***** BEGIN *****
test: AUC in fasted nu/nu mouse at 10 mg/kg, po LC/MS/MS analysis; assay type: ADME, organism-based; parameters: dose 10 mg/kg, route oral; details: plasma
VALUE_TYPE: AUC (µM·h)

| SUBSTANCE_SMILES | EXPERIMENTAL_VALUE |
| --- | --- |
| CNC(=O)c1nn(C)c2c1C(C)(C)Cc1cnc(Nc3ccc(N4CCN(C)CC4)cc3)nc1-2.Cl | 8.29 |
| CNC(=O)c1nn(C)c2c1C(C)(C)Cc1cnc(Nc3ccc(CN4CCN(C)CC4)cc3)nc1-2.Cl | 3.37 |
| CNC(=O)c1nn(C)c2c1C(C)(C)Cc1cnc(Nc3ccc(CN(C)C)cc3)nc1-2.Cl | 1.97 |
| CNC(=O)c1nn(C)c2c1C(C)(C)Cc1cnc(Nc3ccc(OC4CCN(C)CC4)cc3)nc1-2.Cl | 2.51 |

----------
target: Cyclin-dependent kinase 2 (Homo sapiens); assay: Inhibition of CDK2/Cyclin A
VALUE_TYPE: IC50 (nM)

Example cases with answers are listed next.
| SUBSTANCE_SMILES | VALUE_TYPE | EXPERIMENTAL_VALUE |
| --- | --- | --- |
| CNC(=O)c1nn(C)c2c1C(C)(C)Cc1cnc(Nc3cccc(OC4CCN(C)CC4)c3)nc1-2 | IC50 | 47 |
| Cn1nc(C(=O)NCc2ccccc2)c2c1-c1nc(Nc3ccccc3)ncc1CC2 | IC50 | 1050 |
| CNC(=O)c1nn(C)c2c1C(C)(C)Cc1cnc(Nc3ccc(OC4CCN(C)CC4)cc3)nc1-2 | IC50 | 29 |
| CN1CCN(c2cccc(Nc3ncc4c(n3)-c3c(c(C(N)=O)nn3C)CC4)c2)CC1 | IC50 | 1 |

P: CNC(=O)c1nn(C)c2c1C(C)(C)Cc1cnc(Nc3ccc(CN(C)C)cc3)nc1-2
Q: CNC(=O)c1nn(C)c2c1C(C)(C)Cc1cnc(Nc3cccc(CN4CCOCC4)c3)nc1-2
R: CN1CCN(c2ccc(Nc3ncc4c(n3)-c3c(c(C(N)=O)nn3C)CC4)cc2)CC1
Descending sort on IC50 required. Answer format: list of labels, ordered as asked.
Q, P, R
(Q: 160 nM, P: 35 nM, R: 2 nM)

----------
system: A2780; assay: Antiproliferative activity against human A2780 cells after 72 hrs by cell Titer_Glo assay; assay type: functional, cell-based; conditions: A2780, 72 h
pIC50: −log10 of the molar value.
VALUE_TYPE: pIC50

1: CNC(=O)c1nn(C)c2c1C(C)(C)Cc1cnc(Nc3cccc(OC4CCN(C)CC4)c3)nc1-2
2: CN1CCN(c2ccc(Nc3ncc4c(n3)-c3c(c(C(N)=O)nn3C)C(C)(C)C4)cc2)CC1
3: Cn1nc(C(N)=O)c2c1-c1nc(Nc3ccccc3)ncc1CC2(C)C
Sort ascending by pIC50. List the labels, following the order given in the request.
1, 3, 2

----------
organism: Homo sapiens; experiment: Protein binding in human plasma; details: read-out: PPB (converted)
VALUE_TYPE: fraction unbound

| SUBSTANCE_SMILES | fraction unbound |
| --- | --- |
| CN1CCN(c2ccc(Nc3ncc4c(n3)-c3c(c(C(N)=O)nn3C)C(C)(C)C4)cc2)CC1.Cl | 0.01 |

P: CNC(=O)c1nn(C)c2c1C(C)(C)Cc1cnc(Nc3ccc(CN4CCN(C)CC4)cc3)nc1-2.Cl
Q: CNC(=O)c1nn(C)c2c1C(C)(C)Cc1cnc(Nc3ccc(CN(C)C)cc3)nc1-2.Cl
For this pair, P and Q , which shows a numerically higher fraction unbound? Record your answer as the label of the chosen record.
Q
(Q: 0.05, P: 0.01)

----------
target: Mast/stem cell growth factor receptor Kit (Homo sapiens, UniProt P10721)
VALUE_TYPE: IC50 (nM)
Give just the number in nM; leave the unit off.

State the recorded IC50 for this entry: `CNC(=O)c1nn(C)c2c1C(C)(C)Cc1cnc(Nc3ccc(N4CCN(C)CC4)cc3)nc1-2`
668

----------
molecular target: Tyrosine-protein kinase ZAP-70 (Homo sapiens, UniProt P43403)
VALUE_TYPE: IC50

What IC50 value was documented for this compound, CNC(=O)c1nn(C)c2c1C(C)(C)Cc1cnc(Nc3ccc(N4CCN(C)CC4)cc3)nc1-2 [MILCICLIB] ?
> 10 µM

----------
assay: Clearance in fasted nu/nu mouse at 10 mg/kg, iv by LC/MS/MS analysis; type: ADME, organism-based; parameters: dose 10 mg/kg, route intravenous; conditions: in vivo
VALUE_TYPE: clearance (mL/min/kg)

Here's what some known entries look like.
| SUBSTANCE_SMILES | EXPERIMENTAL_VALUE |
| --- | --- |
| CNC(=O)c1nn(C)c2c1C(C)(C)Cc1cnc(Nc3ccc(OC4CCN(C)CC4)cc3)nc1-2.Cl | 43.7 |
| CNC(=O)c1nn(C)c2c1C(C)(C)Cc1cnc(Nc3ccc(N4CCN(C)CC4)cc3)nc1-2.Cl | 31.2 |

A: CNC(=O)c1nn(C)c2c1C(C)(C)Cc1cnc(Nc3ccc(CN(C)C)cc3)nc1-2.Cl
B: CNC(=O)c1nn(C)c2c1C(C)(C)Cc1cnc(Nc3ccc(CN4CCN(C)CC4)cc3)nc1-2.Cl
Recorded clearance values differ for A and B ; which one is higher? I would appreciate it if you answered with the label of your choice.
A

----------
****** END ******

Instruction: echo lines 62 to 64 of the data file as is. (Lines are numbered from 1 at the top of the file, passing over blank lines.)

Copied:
| CNC(=O)c1nn(C)c2c1C(C)(C)Cc1cnc(Nc3ccc(OC4CCN(C)CC4)cc3)nc1-2.Cl | 43.7 |
| CNC(=O)c1nn(C)c2c1C(C)(C)Cc1cnc(Nc3ccc(N4CCN(C)CC4)cc3)nc1-2.Cl | 31.2 |

A: CNC(=O)c1nn(C)c2c1C(C)(C)Cc1cnc(Nc3ccc(CN(C)C)cc3)nc1-2.Cl